What Chavo Guerrero Told Chris Benoit’s Dad About His Own Concussion and Bleeding on the Brain

Connecticut Post Editorial Fingers Weicker’s WWE Ties
July 5, 2010
Do WWE Doctors Serve WWE Wrestlers? Or Just WWE?
July 6, 2010

I hope that Mike Benoit, Chris’s father, does not again become so dissatisfied with my coverage of traumatic brain injury and its role in the deaths of Chris, Nancy, and Daniel – and who knows how many other pro wrestling personalities – that he stops talking to me. Mike’s inside information is too valuable to lose.

In the name of honest reporting, I continue to believe that there are problems of proportionality in the Chronic Traumatic Encephalopathy research pioneered by Dr. Bennet Omalu. Since multiple factors play into the psychological condition of depression, chicken-and-egg issues remain to be teased out and resolved. At this point CTE can be confirmed only through postmortem brain tissue analysis. As the anecdotes pile up, peer-reviewed science will be looking in minute detail at the individual facts of each known case, and establishing patterns of where alcohol and substance abuse predated or dovetailed with multiple-concussion syndrome. In sum, over time we will all get a better picture of how everything fits together.

But there is no question that the CTE folks are on to something very, very important. And that the powers-that-be wish they would all just go away. And that the public needs to be informed and challenged to tell the powers-that-be to stuff their best-case-scenario rationalizations.

All of which brings me back to Ricky Steamboat, whose recent non-concussion brain injury prompted me to check in with Mike Benoit a few days ago.

It turns out that when Mike made his original comments about Steamboat (see the July 3 post at http://wrestlingbabylon.wordpress.com/2010/07/03/ricky-steamboat-thoughts-part-ii-chris-benoits-father-comments/), Mike was not aware that Steamboat had participated in a WWE television “angle” earlier in the week. In retrospect, that might only make Benoit’s remarks even more resonant.

Now he is sharing some newsworthy follow-up thoughts:

Back in July 2007, the week after my family’s tragedy I spoke to Chavo Guerrero by phone. We had already donated Chris’s brain to Chris Nowinski’s Sports Legacy Institute for testing. I did not share that information with Chavo but asked him his thoughts on an article about Nowinski talking about CTE. Chavo response at the time was “no way was Chris suffering from post-concussion syndrome.” Chavo went on to share with me that he was recently returning from a concussion during which he had also suffered from bleeding in the brain.

I remember the time WWE came to Edmonton while my son was still working for New Japan. Chris took me down to meet the boys one of which was Scott Hall. Chris considered Scott a friend from their journeys together in Japan.  Have you seen Scott lately? He is a shadow of the man I met that day in Edmonton. The most disturbing part of that visit was seeing Davey Boy Smith, dressed in his wrestling gear and unable to walk to the ring due to substance abuse.

Mike Durham (“Johnny Grunge”) was one of my son’s friends in the Atlanta area. It is not well known that Mike’s wife had a restraining order on him prior to his death. I also understand that Mike took a full bottle of prescription pills given to him the day before his death by Dr. Phil Astin.

Brian Pillman was a very nice young man when I met him back in the eighties while he worked with my son in Stampede Wrestling. This was certainly not the same person shortly before his death. Again, look for the change in behavior.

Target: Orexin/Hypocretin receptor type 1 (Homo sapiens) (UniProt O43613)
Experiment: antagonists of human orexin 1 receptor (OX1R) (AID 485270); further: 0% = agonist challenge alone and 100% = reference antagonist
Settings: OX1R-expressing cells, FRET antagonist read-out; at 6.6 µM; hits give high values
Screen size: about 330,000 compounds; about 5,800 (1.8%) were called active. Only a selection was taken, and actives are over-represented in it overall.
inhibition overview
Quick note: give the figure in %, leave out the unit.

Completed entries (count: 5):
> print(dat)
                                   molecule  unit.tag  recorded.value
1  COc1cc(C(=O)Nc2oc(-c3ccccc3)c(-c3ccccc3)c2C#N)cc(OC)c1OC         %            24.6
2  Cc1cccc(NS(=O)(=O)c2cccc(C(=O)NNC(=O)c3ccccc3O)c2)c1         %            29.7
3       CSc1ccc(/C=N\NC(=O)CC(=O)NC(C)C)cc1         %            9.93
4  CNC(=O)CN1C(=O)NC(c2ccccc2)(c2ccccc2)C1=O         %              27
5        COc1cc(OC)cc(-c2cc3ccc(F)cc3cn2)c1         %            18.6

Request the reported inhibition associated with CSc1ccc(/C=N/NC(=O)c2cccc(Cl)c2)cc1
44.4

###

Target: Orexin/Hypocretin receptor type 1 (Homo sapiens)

Eddie Guerrero – believe me when I tell you that a tear still comes when I think about this man. I believe he was the only true friend my son had in the business. Look at the issues Eddie had in his life. Could he have also been a victim of an out-of-control industry?

There are so many stories out there about wrestlers’ lives that have fallen apart. I think we are finally beginning to understand what may have caused so many senseless deaths.


In the next post, I’ll get to how the medical experts influenced by the corporate interests of sports entertainment sometimes help us understand things better – and sometimes use technical babble to confound common sense.

Irv Muchnick


  1. adambockler says:

    Mr. Benoit is providing fantastic pieces here.

    I think he should know that information he has and is working for is beneficial to all people who work in the industry, and that he shouldn’t silence himself to you or vice versa.

  2. Keith Harris says:

    Irv, you inspired me to go digging for context to this story. My findings encouraged me to write this blog post at Cageside Seats entitled “Did WWE downplay the severity of Chavo Guerrero’s 2004 concussion to the wrestling media?”:


    Note that former WCW wrestler, Billy Kidman, only became reckless at executing his trademark shooting star press once he had packed on several dozen pounds of muscle, which was encouraged by WWE’s promotional philosophy of the time.

  3. Adam says:

    Nice post, Keith.

    Knowing that it can cause such damage, I wonder why WWE allows Evan Bourne to use it? As far as I can tell, he looks like he can safely perform the move. But it only takes a tiny error to severely mess up that move.

  4. Bix says:

    Bourne always hits it perfectly. Kidman had a history of screwing it up (even before his…err…weight gain, as he landed on the ropes at least twice when he was lighter; the weight gain caused him to not be able to rotate properly) and a weird way of doing the move different from most famous users of it (the way his knees stuck out) that made it riskier.